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Secrecy on the rise

LARRY SASICH WANTS to know why the Food and Drug Administration rejected parecoxib, a pain medication proposed for use after surgery. David Arkush wants to know about automobile safety defects reported by carmakers to the federal government, so that he can make sure the government is properly monitoring the auto industry.

Both work for Public Citizen, a nonprofit consumer-advocacy organization in Washington, and neither is getting what he wants.

More and more public records aren't so public anymore. The end of the Cold War and the rise of the Internet age created a culture of openness in which the government released millions of records. In 1997 alone, 204 million pages were declassified.

But advocates for open government say we appear to have entered a dark new era of secrecy. They note:

  • In President Bush's first term, the government made 51.2 million decisions to classify records and related documents, about as many as were made in both terms of the Clinton presidency.
  • At the same time, fewer documents are being declassified. The government declassified 43.1 million pages in 2003, down significantly from the Clinton years.
  • Federal agencies are fully granting fewer Freedom of Information Act requests. The CIA, for instance, fully granted 427 FOIA requests last year, down from 3,188 granted in 1998.
  • Some agencies are taking longer to process FOIA requests. Eight federal agencies reported median processing times of over one year, according to a report last year by the Government Accountability Office.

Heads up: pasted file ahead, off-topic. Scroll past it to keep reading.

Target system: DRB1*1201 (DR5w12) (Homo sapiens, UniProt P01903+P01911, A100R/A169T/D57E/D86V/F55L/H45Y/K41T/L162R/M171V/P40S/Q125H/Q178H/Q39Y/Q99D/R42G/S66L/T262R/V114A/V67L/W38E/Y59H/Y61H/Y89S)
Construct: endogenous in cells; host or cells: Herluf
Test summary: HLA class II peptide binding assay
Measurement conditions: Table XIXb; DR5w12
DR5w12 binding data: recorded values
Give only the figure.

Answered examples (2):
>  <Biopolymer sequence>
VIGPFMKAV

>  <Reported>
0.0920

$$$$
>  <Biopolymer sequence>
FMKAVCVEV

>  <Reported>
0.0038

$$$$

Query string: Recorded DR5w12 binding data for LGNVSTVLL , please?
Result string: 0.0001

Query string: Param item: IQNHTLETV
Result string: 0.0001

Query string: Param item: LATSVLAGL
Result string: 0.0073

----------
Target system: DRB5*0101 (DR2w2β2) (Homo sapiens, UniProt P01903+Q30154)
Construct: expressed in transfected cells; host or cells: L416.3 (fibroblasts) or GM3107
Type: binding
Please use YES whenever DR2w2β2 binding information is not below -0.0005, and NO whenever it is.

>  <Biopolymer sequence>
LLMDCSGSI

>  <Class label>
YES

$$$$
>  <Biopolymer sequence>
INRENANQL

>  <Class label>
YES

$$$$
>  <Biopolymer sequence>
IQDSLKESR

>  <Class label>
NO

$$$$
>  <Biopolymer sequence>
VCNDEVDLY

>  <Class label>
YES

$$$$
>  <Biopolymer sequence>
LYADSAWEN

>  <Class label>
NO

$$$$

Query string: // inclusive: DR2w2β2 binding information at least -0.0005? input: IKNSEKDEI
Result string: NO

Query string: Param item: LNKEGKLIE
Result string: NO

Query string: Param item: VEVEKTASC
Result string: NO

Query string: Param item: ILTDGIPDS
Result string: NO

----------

• The departments of Commerce, Defense and Energy, among others, have removed thousands of documents from their Web sites because they are worried about national security risks. Government officials say there's a good reason why so much more is being kept secret. The Sept. 11 attacks forced them to re-evaluate information that was once considered public, and balance the public's right to that information with national security interests. "Unquestionably, agencies look at information now through a post-9/11 lens," said John Nowacki, senior counsel for the Justice Department. The withholding of information touches many areas of American life. The American Society of Newspaper Editors is spearheading a drive to declare today Sunshine Sunday, the kickoff of Sunshine Week: Your Right to Know. Backed by a wide array of media groups, Sunshine Week is meant to focus on the issue of the public's right of access to government information. Among those stung by increasing secrecy are advocacy groups like Public Citizen, auto safety groups, historians, environmentalists, firefighters and others. All are concerned that lack of access to important public information could keep them from doing their jobs. Arkush, from Public Citizen, has filed suit to get information collected from the TREAD Act of 2000, passed in response to the explosions of Firestone tires that were linked to at least 100 deaths. Under the act, automakers must submit to the National Highway Traffic Safety Administration data on warranty claims, property-damage claims and other information on the safety of each vehicle. But NHTSA has refused to make the information public, saying it includes confidential business information. Arkush says NHTSA can't be trusted to appropriately analyze the data. "NHTSA has a long history of failing to monitor the auto industry carefully, and Congress intended the public to be able to hold NHTSA accountable," said Arkush, an attorney with Public Citizen. "We would do a similar analysis as they do, and if we spot any potential manufacturing defects, we would petition them to do something." The Insurance Institute for Highway Safety, which uses public records on accident data in its road-safety reports, has found it harder to access certain kinds of information gathered by states. Susan Ferguson, the institute's senior vice president for research, said the group sometimes likes to interview drivers to get more details on accidents. But that's been tough. "There are times you would like to talk to people and try to understand what went on, and many states aren't allowed to give you personal information," she said. Presidential records are also harder to access these days because of an executive order issued by Bush shortly after taking office in January 2001. The order allows former presidents and vice presidents to veto the release of their records and appears to trump the Presidential Record Act, which states the National Archives must release policy-related records after 12 years. Bush's order led to a legal fight that delayed the release of 68,000 pages of Reagan-era records. But the courts have not addressed the larger question of Bush's executive order, which is still in effect. Historians say it is illegal and are continuing to challenge it in court. "This executive order in essence creates law rather than interprets law," said Bruce Craig, executive director of the National Coalition for History. "These types of records are the bread and butter of how history gets written." Craig said he waited nine years to get a document released by the FBI that related to the Harry Dexter White espionage case from the late 1940s. He said a culture of secrecy has enveloped Washington similar to what happened during the anarchist threat of the early 1900s or the McCarthyism of the 1950s. "Excessive government secrecy does the government more harm than good," Craig said. "It constitutes a breakdown of the trust that people have in the government. When you have openness, you have accountability." Larry Sasich, a pharmacist and research analyst at Public Citizen, has been trying since last fall to get a copy of the FDA letter denying approval of parecoxib, an injectable Cox-2 inhibitor similar to Bextra and other pain medication that has recently drawn scrutiny as potentially dangerous. The FDA denial came in 2002, but the agency's reasons have not been made public. The drug has been approved for use in 40 other countries. Sasich says the FDA denial letter could provide important information, not only to people using the drug in those countries but also to people in the United States who use Bextra, which has a similar composition. "We would assume, from what we now know indirectly because of the Bextra reviews, that the letter would basically say parecoxib was not approved because of increased risk of heart attacks and strokes," Sasich said. Some of his information on the drug has come from Pfizer's filings with the Securities and Exchange Commission. "The government feels more of a responsibility toward investors than it does toward patients," he said. The Sierra Club is trying to find out who attended meetings of Vice President Dick Cheney's Energy Task Force in 2001 - a group that produced a report calling for more oil and gas drilling, as well as more nuclear power. The administration has refused, saying the Constitution protects such information. After hearing the case last year, the Supreme Court sent it back to the U.S. Court of Appeals for the D.C. Circuit for further review. A decision is expected by August. "It shouldn't be a state secret as to who is writing the plan that will supposedly guide our energy policy for the next decade," said David Bookbinder, senior counsel for the Sierra Club. "Democracy is founded on access to information and knowledge about what the government is doing." Firefighters, meanwhile, are concerned about the recent buzz over the identification placards that are posted on trains and trucks carrying hazardous materials. Some have suggested the placards give too much information to potential terrorists. But firefighters say the placards are essential. "There is a concern we're giving an invitation to terrorism," said Rich Duffy, who deals with health, safety and medical issues for the International Association of Firefighters. "But we have to deal with hazardous incidents every day, and not knowing it puts not only our members in serious danger, but it puts the public in serious danger." It's a good example of how withholding information can do more harm than good, say advocates for greater public access. They note that the 9/11 Commission Report cited one way in which the attacks might have been prevented. If Sept. 11 mastermind Khalid Sheikh Mohammed had known of the arrest of Zacarias Moussaoui, he would have called off the attacks, according to an intelligence report on the interrogation of a key al-Qaida member. The consequences of keeping the arrest secret were devastating, say advocates for access. "Information hoarding killed people on 9/11," said Thomas Blanton, director of the National Security Archive at George Washington University. "So publicity is our defense. Openness is our security." Even some in the government say too much is being classified. J. William Leonard, director of the Information Security Oversight Office, a part of the U.S. National Archives, said the default position for many bureaucrats is to stamp something as classified without asking if it's really necessary. But, he said, "You can be in a position where national interests and national security can be harmed even more by not releasing the information."